• Dramatic weight loss or gain
  • Increases in pessimism, hopelessness, or helplessness
  • Sleeping more than usual, waking up often, or having trouble falling asleep
  • Excessive drinking or partying
  • Difficulty concentrating and focusing
  • Low self-confidence
  • Loss of energy and motivation

Dealing with a Difficulty or Crisis

As a parent you may be in a good position to help your student acknowledge that there is a problem. Talking promptly, openly, and caringly about your observations and concerns will likely have the best result. Here are a few suggestions on how to respond to changes you may observe in your son or daughter.

  • Don’t “put off until tomorrow.” Gently raise your concerns with your son or daughter as soon as you notice problems. Ignoring disturbing behavior is unlikely to “make it go away.”
  • Have a caring, concerned nonjudgmental discussion of your concerns. Choose a time and place carefully to allow for a private and honest discussion.
  • Listen at least as much as you talk.
  • Avoid the tendency to be critical or judgmental.
  • Avoid the temptation to offer easy solutions to problems or to “take care of everything” for your son or daughter.
  • Know your own limits. Do not feel pressured to take on the problems yourself. Penn College staff may be better trained to help students with specific concerns. Being able to refer your daughter or son to College resources is a vital role you can play.

Making a Referral

Please encourage your son or daughter to call Counseling Services to schedule an intake appointment. Often students are hesitant to seek out counseling, and your encouragement can facilitate them getting the services they need. Let them know that we see a wide range of problems at Counseling Services and no issue is too small or too big for a consultation.
Counseling Services, located in the Bush Campus Center, room 204, is open Monday – Friday, 8 a.m.-4:30 p.m. Students are encouraged to call 570-327-4765 to schedule an intake appointment. Usually intake appointments can be scheduled within a few days. If the matter is urgent, the student can come directly to Counseling Services and ask to speak with a counselor who will do an initial assessment of the situation. After hours on weekdays and on weekends a counselor on-call is always available by telephone. Students can access the on-call counselor through their Residence Hall staff or by contacting College police.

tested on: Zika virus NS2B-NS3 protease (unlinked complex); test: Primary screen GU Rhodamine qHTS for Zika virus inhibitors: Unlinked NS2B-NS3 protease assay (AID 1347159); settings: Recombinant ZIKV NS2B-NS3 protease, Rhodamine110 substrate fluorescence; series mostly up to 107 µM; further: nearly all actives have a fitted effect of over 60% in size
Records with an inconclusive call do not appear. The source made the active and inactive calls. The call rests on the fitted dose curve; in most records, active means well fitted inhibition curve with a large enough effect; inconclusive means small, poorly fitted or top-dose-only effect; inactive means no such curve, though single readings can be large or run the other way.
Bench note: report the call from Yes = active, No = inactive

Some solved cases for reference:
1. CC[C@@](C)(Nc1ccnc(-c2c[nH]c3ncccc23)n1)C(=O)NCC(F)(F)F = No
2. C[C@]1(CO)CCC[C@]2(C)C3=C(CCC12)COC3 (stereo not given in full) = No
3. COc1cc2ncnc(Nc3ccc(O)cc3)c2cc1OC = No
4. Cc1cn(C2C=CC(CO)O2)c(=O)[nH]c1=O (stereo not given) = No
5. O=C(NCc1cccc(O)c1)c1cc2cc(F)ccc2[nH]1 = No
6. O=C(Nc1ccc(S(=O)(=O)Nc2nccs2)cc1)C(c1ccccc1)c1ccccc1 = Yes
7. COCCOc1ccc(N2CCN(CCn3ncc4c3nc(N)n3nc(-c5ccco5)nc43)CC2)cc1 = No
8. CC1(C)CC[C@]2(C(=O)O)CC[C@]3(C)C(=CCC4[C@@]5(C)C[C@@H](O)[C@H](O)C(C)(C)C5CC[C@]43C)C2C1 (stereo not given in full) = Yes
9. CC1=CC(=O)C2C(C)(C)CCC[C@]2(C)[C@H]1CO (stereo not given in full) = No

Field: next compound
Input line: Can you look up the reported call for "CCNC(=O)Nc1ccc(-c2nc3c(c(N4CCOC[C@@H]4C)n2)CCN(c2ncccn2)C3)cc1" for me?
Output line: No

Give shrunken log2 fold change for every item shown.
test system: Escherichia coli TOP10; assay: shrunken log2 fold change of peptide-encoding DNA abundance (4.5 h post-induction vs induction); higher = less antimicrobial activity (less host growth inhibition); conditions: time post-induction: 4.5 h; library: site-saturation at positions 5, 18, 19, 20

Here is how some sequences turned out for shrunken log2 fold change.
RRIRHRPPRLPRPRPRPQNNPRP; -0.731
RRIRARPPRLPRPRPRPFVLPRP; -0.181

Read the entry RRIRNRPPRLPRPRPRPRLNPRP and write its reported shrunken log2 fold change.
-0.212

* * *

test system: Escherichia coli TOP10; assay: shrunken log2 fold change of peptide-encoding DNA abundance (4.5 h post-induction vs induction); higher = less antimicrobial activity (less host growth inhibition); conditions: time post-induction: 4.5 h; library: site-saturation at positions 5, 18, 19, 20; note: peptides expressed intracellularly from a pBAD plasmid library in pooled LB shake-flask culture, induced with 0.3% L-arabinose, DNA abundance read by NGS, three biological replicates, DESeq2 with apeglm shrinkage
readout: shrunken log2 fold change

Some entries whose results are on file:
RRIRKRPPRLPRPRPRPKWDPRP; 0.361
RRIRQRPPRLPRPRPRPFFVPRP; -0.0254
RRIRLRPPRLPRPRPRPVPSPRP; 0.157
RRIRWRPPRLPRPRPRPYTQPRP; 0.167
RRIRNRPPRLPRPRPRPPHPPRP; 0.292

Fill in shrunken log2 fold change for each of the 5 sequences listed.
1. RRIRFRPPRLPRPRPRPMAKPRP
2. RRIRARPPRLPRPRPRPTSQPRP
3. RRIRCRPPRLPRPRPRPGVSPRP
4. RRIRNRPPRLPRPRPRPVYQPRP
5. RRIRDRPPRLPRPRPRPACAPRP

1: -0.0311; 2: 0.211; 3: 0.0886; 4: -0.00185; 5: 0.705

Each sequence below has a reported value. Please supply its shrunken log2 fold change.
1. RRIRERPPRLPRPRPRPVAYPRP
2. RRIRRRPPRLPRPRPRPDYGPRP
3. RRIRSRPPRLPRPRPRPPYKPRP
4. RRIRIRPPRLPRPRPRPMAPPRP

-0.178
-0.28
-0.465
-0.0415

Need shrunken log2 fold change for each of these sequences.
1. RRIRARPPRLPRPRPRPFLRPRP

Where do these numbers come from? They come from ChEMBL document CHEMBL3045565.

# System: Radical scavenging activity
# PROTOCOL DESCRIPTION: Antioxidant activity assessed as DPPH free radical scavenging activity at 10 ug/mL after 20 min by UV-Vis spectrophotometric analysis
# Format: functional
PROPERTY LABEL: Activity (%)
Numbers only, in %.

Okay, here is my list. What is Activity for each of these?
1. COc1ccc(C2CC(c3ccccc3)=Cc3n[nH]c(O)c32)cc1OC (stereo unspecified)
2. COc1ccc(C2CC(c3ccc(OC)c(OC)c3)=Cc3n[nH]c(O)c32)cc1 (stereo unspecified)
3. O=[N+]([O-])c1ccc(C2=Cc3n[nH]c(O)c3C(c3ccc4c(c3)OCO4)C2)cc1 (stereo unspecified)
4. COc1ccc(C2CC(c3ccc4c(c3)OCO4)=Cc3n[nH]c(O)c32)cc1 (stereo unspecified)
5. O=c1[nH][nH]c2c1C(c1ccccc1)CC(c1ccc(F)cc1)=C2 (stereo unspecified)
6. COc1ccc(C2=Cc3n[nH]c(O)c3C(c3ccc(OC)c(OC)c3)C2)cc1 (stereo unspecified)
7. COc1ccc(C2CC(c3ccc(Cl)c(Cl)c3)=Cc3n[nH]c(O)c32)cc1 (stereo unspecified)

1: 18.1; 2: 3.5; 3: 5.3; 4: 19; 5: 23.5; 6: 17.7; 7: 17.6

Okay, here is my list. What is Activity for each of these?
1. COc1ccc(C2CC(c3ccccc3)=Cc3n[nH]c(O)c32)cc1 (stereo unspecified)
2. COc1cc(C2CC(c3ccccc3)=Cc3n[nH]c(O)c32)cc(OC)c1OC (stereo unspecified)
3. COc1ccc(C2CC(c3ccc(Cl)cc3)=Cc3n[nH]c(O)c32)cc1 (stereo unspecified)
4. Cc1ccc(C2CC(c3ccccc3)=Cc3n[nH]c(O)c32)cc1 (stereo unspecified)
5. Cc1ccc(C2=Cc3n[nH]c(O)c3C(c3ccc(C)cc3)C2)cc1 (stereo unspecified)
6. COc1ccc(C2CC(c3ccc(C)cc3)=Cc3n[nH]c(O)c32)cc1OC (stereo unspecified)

How Counseling Services Can Help You

We are always available for consultations with concerned parents. A counselor can discuss your concerns about your daughter or son’s well being and may help to confirm or dispel them. We can help you facilitate a referral to Counseling Services. We are a resource for you as well as for students.

Confidentiality & Parent Communication with Counseling Services

Ethical and legal obligations prohibit Counseling Center staff members from releasing information without a signed release. Therefore, counselors are prevented from speaking with parents about their student’s contact with Counseling Services unless we have his or her written consent. Without this consent, we cannot acknowledge whether or not your son or daughter has had contact with our office, or discuss his or her progress in counseling. One notable exception occurs when the student may be an imminent danger to self or others.
Many students prefer to keep his or her counseling completely private. The freedom to talk with a counselor and be assured that the conversation will remain private can be the best support that parents can provide. Please let your son or daughter decide if and how much or how little to share with you.
Even if your student doesn’t give his or her counselor permission to provide information, you may choose to contact a counselor to share your concerns. Such contact may make sense, for example, if you are concerned that your son or daughter is in serious danger. Note, however, that the counselor will not be able to acknowledge knowing your student, and that the counselor will want to discuss any information that you provide with your son or daughter.

Sections adapted from University of Chicago Student Counseling Services with permission from the administrative director on December 9, 2011and from Abilene Christian University Counseling Center with permission from the director on January 30, 2012.